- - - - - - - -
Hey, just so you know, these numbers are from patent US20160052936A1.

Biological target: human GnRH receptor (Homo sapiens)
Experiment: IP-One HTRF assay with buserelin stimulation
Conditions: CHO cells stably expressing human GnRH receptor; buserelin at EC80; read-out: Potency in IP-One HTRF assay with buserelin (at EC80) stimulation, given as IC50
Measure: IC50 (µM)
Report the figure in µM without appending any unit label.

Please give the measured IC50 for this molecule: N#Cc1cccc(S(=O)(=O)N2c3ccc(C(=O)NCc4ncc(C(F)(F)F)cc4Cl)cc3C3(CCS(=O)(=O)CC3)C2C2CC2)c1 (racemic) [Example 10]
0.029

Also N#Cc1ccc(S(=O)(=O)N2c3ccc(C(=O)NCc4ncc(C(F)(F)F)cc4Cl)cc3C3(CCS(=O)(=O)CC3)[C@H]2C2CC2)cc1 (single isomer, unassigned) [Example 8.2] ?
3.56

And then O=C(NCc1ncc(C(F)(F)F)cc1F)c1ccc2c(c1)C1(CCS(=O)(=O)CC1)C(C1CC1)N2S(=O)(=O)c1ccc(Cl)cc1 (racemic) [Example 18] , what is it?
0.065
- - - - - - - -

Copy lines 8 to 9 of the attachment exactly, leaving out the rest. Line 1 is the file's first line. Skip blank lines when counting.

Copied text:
0.029

Also N#Cc1ccc(S(=O)(=O)N2c3ccc(C(=O)NCc4ncc(C(F)(F)F)cc4Cl)cc3C3(CCS(=O)(=O)CC3)[C@H]2C2CC2)cc1 (single isomer, unassigned) [Example 8.2] ?